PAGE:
NZ Poetry Day Interview: Jamie de Jong / by Time Out Bookstore


We decided to do things a little differently for the second in our interview series! Join us as poet Jamie de Jong takes the interviewer seat with Jenn and Suri. See the collaborative interview below:


Suri: We’ve decided to reverse the format a little bit- Jamie’s going to take the lead on the questions!

Jamie: What is it like to be a young poet in New Zealand?

Suri: Jamie you can probably answer this better than we can…

Jamie: We talked about this before and we kind of came to a consensus that it feels like an quite exclusive term at the moment. I don’t know many of my friends who I would say are poets; that would be comfortable to claim that they’re poets. For myself, I  write poetry but I wouldn’t say I’m a poet. What about you? Because you write poetry as well Jenn.

Jenn:  I don’t know. Being a poet is in line with being published as well, though. Writing poetry- it feels like anyone can do it. You don’t call yourself a poet because it’s a weird, exclusive term, but writing poetry- anyone can do it. 

Suri: I always just wonder what part of that hesitance is, because I feel like people that write fiction, whether they’ve been published or not, will say they’re an author and a published author will say they’re a ‘published author’. I feel like that hesitance for people to call themselves poets quite interesting. I don’t know if that’s because most poets are multi-disciplinary and will do poetry and other types of writing, or whether it is like Jenn said, ‘Do I have to wait to be published?’

Jenn: I do have a question though- would you be more comfortable calling yourself a writer?

Jamie: Personally, if I said I was a poet, it would ask so many questions that I just can’t be bothered answering, like ‘What do you do on the side?’

Suri: Do you think you have to a particular focus on form when you’re writing poetry?

Jamie: Not personally. I think when I started writing poetry, it was pretty traditional, just pretty ‘boring’, but now I get a lot of inspiration from poetry that I’m reading and I try and ‘copy’- for lack of a better word, their format. I think anthologies are good for that because you can flick through and see a short one or a long one with awkward spacing and where you can use that in one of your poems.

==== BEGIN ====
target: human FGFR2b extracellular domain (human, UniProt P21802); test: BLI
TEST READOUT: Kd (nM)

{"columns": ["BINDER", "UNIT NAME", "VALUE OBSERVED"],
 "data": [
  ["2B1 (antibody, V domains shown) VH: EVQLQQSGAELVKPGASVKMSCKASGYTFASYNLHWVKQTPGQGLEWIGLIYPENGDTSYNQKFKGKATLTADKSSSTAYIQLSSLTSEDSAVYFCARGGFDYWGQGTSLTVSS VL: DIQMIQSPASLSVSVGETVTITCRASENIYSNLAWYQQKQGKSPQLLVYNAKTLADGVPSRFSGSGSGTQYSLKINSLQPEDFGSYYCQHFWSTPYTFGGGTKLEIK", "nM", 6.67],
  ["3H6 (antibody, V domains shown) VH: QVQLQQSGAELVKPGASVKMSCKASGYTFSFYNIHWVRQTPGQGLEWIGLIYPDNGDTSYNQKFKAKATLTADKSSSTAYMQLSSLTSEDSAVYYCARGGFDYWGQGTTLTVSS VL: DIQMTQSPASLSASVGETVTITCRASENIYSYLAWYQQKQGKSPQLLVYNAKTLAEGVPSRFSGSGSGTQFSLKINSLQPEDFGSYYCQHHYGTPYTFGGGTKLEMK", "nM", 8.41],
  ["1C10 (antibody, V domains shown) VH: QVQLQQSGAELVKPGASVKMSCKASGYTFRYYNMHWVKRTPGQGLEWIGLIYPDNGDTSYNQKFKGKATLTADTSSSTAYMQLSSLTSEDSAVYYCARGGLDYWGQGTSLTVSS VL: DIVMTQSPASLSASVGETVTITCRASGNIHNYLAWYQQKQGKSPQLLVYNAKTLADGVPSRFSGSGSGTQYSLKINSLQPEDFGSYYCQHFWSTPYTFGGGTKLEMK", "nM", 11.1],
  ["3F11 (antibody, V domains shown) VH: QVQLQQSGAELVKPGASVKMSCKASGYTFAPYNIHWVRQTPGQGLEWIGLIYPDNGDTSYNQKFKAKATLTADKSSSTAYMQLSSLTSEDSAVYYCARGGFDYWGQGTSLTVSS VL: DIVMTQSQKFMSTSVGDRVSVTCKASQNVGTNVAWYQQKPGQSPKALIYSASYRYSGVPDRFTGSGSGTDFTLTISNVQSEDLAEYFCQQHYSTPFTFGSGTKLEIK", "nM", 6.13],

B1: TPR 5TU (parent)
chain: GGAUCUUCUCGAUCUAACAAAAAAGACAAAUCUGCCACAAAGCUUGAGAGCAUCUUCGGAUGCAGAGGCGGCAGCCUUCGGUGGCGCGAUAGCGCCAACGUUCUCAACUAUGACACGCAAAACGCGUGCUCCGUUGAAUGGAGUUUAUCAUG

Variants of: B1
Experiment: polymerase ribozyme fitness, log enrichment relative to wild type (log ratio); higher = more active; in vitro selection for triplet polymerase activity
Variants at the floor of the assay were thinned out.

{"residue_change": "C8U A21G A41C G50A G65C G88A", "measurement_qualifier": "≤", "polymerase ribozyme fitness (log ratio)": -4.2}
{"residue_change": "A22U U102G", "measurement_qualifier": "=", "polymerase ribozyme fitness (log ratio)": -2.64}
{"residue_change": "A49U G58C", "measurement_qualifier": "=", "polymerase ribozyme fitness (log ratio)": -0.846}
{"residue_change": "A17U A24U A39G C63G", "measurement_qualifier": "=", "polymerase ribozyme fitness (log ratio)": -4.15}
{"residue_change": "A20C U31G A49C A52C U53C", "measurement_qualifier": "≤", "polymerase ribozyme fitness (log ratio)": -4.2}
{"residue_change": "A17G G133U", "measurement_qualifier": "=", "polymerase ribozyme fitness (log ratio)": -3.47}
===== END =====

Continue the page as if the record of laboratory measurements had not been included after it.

Jamie: What excites you about the current poetry landscape?

Suri: I love seeing a lot more women being published and women of colour. I think poetry is such an interesting medium that really lends itself to telling these stories in quite a unique way. 

Jenn: Exactly what Suri said, but also people getting out there and writing about the tiny things as well. They don’t have to write about these big, grand ideas like love  and death. They can write about these really small things and connect it to this universal thing that we all feel, you know? I think that’s really cool. 

Jamie: And maybe the shorter nature of poetry means it’s accessible to people who might not have read otherwise maybe? Like it’s accessible for everyone to get these viewpoints. 

Suri: For sure, and for people like Tusiata Avia, being able to put in histographies and mythologies and traditions all into these small poems- just a few lines- being able to put all these ideas so eloquently and interestingly. 

Jamie: With Spirit House, I felt honoured to be let into that book. It was a privilege. 

Suri: I think there’s also something about the intimacy of poetry that I really like. 

Jamie: Who are some of your favourite poets? 

Suri: I love Tusiata Avia, Selina Tusitala Marsh, Hera Lindsay Bird, Courtney Sina Meredith, Tayi Tibble and Zarah Butcher-McGunnigle.